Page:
Nvidia joins ARM’s Project Trillium, Intel’s brow gets visibly sweatier

ARM and Nvidia have announced a partnership that will combine Nvidia’s open source Deep Learning Accelerator software and framework (NVDLA) with ARM’s recently announce Project Trillium – to create a chip design that can be used for machine-learning and AI applications at the network edge. Essentially, this is a way for developers to take advantage of Nvidia’s development ecosystem, to more easily create applications for ARM-based chips.

Project Trillium, announced in the run up to MWC, continues ARM’s strategy of designing chips that can then be licensed by other companies and manufactured. ARM had said that third-party designs could be integrated under the Trillium umbrella, and the Nvidia NVDLA seems to be the first instance of this. Strangely, Trillium won’t be the final brand name. The new family has two core designs – Machine-Learning (ML) and Object Detection (OD).

ARM says that ML provides a massive uplift in systems that might have previously relied just on CPUs, GPUs, or DSPs, and has an efficiency of 3 TOPS per watt – meaning that it is very well suited for edge devices. The OD design is derived from ARM’s acquisition of Apical, and is intended for machine-vision and image processing.

ARM is keen on using the two parts in the same device or chip, so that the OD element parses incoming data that the ML component can then run machine-learning functions on, with the example of a camera feed flagging areas of an image that require attention from the ML chip – for things like advanced motion detection or facial analytics.

Nvidia’s contribution, the NVDLA, is an open source architecture that Nvidia is hoping will help promote a standard way to design a deep learning inference accelerator. It combines both hardware (based on Nvidia’s Xavier SoC) and software (available on GitHub), but uses an Nvidia license for the open source elements – not the more common Apache, MIT, or BSD licenses.

“Accelerating AI at the edge is critical in enabling ARM’s vision of connecting a trillion IoT devices,” said Rene Haas, EVP, and president of the IP Group, at ARM. “Today we are one step closer to that vision by incorporating NVDLA into the ARM Project Trillium platform, as our entire ecosystem will immediately benefit from the expertise and capabilities our two companies bring in AI and IoT.”

Nvidia uses ARM CPUs inside its SoCs, the Tegra CPU being a good example, as a means of coordinating its GPUs, but has (until now) been pitching its offerings at larger devices – such as cars, drones, and cloud-computing arrays. With the ARM partnership, Nvidia is hoping that its presence in the low-power ARM ecosystem might help boost its adoption among IoT device developers – who might then use Nvidia hardware in future designs. Nvidia is looking to enter the smaller end of the IoT market.

The NVDLA is focused on Convolutional Neural Networks (CNNs), which are used in most image processing and object recognition applications – especially in cars and drones, the two markets Nvidia is hoping to corner. The NVDLA was opened up last year, and should give developers a leg-up when it comes to designing their own CNN-based applications. Nvidia will be hoping to sell them the GPU processing power, or the entire SoC, needed to power those apps.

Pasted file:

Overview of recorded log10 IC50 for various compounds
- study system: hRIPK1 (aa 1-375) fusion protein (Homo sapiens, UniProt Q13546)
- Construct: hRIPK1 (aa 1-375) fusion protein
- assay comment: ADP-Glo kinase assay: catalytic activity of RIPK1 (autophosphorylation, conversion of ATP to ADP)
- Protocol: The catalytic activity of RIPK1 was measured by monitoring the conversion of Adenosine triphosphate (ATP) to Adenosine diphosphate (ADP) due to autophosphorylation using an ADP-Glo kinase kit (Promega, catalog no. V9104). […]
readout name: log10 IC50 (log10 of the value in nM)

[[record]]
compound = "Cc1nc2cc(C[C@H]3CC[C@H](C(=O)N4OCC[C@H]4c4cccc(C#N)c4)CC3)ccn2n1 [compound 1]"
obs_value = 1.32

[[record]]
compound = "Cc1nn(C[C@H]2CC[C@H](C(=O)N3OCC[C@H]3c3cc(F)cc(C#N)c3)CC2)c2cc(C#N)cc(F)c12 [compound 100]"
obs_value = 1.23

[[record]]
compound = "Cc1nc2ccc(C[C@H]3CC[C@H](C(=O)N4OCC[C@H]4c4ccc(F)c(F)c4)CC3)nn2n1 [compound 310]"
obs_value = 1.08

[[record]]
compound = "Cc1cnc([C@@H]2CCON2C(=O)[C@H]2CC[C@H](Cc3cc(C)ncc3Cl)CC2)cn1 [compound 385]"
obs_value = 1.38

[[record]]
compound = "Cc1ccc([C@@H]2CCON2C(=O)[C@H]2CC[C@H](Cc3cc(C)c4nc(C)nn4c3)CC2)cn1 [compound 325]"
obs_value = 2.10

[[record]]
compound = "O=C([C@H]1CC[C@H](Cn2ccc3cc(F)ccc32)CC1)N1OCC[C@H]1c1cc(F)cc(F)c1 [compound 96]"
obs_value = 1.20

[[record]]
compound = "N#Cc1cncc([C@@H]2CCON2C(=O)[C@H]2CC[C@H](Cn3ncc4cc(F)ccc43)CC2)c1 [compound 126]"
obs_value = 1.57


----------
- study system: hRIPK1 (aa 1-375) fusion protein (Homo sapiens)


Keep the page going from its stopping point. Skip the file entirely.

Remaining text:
Strategically, the move from Nvidia might shut out a lot of CNN and machine-learning focused startups – especially those working on AI frameworks and chip designs. For the high-end data center market, more developers are likely to use the Nvidia implementation, which should drive demand for Nvidia’s cloud computing GPU products.

On the network-edge, being enmeshed in ARM, the first choice for most developers looking for low-power consumption, will help drive demand for the data center too, as the neural networks that power the device’s inference processing need to be trained in the first place – and that training requires hundreds of GPUs in racks of servers. There will also be opportunities in the middle ground.

In theory, developing using the NVDLA framework should allow you to scale up to very powerful chips and down to low-power designs. Currently, ARM says its designs are used in 95% of smartphones, 95% of wearables, and 85% of automotive in-vehicle infotainment (IVI) systems too.

The partnership turns the screw on Intel, which has seen its certain future in the data center rocked by the popularity of GPUs for AI-based applications. For years, thanks to its CPU dominance, Intel’s growth would coincide with the future growth for computing – with its Xeon range powering that increased demand for compute resources.

But the emergence of GPUs has rocked that relationship, with Intel now countering an incursion from the GPUs traditionally only used in video workloads. Behind the GPUs lurk other specialized machine-learning designs, such as Google’s TPU and Imagination’s Power VR NNA, as well as recent Intel acquisitions Nervana and Movidius.

Some co-processor designs have also emerged, such as CEVA’s NeuPro, which has a configurable DSP, as well as similar implementations from Qualcomm’s Snapdragon 845, and Huawei’s Kirin 970. There are a few startups in this space too, including Graphcore and BrainChip, and the FPGA specialists like Xilinx and Altera (also owned by Intel), are also looking to push their designs as configurable answers to the question of AI and ML compute requirements.

As can be seen, Intel has been very worried by the impact of the new demands for computing pushing its Xeons out of the market. This has led to it acquiring companies that might keep it at the forefront. But seeing its two most prominent rivals getting cozy may well trigger some sleepless nights for the company.